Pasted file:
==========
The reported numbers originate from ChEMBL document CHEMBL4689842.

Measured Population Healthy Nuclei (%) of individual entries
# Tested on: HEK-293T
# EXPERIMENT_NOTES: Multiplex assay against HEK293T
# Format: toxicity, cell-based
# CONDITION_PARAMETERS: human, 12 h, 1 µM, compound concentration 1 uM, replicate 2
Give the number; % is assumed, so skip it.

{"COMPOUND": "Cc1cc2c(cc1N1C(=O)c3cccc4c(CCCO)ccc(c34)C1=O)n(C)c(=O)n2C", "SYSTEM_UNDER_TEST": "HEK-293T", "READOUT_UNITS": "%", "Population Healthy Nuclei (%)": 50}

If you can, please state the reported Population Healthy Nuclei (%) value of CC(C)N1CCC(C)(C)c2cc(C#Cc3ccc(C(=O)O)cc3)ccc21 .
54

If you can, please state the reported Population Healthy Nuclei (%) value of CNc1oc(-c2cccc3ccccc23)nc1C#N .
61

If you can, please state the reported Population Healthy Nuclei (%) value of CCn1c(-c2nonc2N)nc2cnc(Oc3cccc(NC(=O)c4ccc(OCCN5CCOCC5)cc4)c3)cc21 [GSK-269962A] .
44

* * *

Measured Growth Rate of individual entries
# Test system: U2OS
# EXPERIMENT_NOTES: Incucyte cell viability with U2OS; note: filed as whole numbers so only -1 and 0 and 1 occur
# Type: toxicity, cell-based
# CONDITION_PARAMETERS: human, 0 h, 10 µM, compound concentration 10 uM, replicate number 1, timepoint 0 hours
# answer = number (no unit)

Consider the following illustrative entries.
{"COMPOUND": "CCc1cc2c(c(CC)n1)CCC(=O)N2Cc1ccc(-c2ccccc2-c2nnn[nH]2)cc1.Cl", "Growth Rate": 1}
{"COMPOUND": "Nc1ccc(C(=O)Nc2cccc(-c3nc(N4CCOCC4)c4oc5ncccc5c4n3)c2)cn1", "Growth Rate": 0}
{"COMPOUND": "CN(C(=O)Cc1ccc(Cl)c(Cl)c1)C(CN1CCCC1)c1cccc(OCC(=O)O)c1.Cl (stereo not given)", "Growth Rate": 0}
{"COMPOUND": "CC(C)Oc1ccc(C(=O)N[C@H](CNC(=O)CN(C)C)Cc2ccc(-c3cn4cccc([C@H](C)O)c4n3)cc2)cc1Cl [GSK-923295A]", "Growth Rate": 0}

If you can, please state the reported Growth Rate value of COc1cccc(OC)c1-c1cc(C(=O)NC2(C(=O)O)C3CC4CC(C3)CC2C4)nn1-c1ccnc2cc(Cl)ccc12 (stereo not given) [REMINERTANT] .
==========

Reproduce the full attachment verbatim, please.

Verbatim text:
The reported numbers originate from ChEMBL document CHEMBL4689842.

Measured Population Healthy Nuclei (%) of individual entries
# Tested on: HEK-293T
# EXPERIMENT_NOTES: Multiplex assay against HEK293T
# Format: toxicity, cell-based
# CONDITION_PARAMETERS: human, 12 h, 1 µM, compound concentration 1 uM, replicate 2
Give the number; % is assumed, so skip it.

{"COMPOUND": "Cc1cc2c(cc1N1C(=O)c3cccc4c(CCCO)ccc(c34)C1=O)n(C)c(=O)n2C", "SYSTEM_UNDER_TEST": "HEK-293T", "READOUT_UNITS": "%", "Population Healthy Nuclei (%)": 50}

If you can, please state the reported Population Healthy Nuclei (%) value of CC(C)N1CCC(C)(C)c2cc(C#Cc3ccc(C(=O)O)cc3)ccc21 .
54

If you can, please state the reported Population Healthy Nuclei (%) value of CNc1oc(-c2cccc3ccccc23)nc1C#N .
61

If you can, please state the reported Population Healthy Nuclei (%) value of CCn1c(-c2nonc2N)nc2cnc(Oc3cccc(NC(=O)c4ccc(OCCN5CCOCC5)cc4)c3)cc21 [GSK-269962A] .
44

* * *

Measured Growth Rate of individual entries
# Test system: U2OS
# EXPERIMENT_NOTES: Incucyte cell viability with U2OS; note: filed as whole numbers so only -1 and 0 and 1 occur
# Type: toxicity, cell-based
# CONDITION_PARAMETERS: human, 0 h, 10 µM, compound concentration 10 uM, replicate number 1, timepoint 0 hours
# answer = number (no unit)

Consider the following illustrative entries.
{"COMPOUND": "CCc1cc2c(c(CC)n1)CCC(=O)N2Cc1ccc(-c2ccccc2-c2nnn[nH]2)cc1.Cl", "Growth Rate": 1}
{"COMPOUND": "Nc1ccc(C(=O)Nc2cccc(-c3nc(N4CCOCC4)c4oc5ncccc5c4n3)c2)cn1", "Growth Rate": 0}
{"COMPOUND": "CN(C(=O)Cc1ccc(Cl)c(Cl)c1)C(CN1CCCC1)c1cccc(OCC(=O)O)c1.Cl (stereo not given)", "Growth Rate": 0}
{"COMPOUND": "CC(C)Oc1ccc(C(=O)N[C@H](CNC(=O)CN(C)C)Cc2ccc(-c3cn4cccc([C@H](C)O)c4n3)cc2)cc1Cl [GSK-923295A]", "Growth Rate": 0}

If you can, please state the reported Growth Rate value of COc1cccc(OC)c1-c1cc(C(=O)NC2(C(=O)O)C3CC4CC(C3)CC2C4)nn1-c1ccnc2cc(Cl)ccc12 (stereo not given) [REMINERTANT] .